Weis Defends Record, Fires Back at Critics

Top cop says his administration has been the most effective the city's had

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    NEWSLETTERS

    Chicago police Supt. Jody Weis talks about the city's crime statistics, new department initiatives and what he feels is a perception problem.

    With just three months left on his contract, Chicago police Supt. Jody Weis knows that the clock is ticking.  But if he's concerned about what his future holds, he's not showing it.

    "I would stack my record of what my administration has done over the past 36 months really against any superintendent the Chicago Police Department has had," Weis said Thursday during a sit-down interview with NBC Chicago.

    Mayor Richard Daley brought Weis in from the FBI about three years ago to clean up a scandal-wracked department.  Weis said he's done that and made the city safer.

    Weis on His Future, Future of Chicago Police Department

    [CHI] Weis on His Future, Future of Chicago Police Department
    Chicago police Supt. Jody Weis' contract runs through March 2011. He says it's a "two way street" between him and the next mayor for him to stay on the job, but he makes clear there's more work he wants to do.

    About 20 years ago, there were more than 90,000 victims of crime in the city.  This year will end with a little more than 20,000.  Of those crimes, 433 were homicides as of Thursday.  That's still too many, Weis concedes, but it's the lowest number the city has seen in 45 years.

    "If you look at the crime numbers, they're down at unparalleled levels -- a 1965 homicide rate.  Gas was $0.24 a gallon.  You know, if somebody can do better, more power to them, and I encourage them to do that.  It's not about me," he said. 

    Weis said the department has achieved that success despite losing 1,300 personnel positions.  Smarter policing has been key, he said, pointing to the use of data crunching, predictive policing and decreasing the amount of time needed to gather and analyze intelligence.

    His critics say that with fewer officers, crime is out of control in some neighborhoods.  They point to the high-profile crimes in the past year, including the shooting deaths of five Chicago police officers.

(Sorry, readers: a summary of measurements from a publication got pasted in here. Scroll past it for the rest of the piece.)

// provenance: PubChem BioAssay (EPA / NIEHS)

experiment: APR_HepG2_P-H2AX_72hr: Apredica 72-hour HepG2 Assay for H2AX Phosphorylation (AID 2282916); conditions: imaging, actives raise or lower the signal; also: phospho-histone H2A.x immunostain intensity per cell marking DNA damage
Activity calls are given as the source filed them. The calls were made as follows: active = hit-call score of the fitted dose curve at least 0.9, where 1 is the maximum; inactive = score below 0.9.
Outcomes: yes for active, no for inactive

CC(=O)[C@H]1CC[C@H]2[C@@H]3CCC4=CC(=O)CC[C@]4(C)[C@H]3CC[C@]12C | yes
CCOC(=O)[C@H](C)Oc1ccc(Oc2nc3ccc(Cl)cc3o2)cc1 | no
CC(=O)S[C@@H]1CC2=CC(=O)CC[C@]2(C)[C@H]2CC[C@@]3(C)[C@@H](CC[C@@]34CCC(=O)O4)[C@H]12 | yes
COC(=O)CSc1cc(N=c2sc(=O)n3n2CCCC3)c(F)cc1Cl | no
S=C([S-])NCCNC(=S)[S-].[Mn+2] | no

But the superintendent says it's a perception problem and says the majority of crime happens in just 8.5 percent of the city's neighborhoods. 

    "Everyone would like to have 1,000 more police officers.  You won't find a police chief in the United States that's not going to say, 'Give me more police officers,' but that takes time, and unfortunately I don't have the time and luxury to simply wait for 1,000 more police officers to show up."

    That's why Weis said that next week he plans to brief the mayor on a reorganization plan to shift assets and officers to crime-ridden pockets of the city.

    "I've got to look at creative ways to put the police officers where they need to be to tamp down crime, and I've got to do that right now," he said. 

    The city will elect a new mayor in fewer than two months, and one of the major candidates on Wednesday made it clear that if elected, Weis wouldn't be retained.

    "The superintendent, again, is not from here, doesn't understand the city.  [He had] to learn it [and] get a guide book out.  You need to get somebody who knows Chicago to run the Chicago Police Department," Carol Moseley Braun said at a press event to outline her own plans to reduce crime.

    It's criticism that Weis has learned to shrug off.

    "People are entitled to their opinion, but there's really only one set of facts," he said, adding that he's focused on finishing out his term.  Whether he remains on the job is a conversation he hopes to have with the city's next mayor.

    "I would simply let my record stand on its own.  If someone feels I've done a good job, that's fine.  If they feel somebody should do a better job, then they should select that person," he said.  "I've never really fought or sucked up to anybody for what I've done."

    And ultimately, the decision could be his to make. 

    "I've got to work for somebody that I believe in.  It's got to be a two-way street," he said.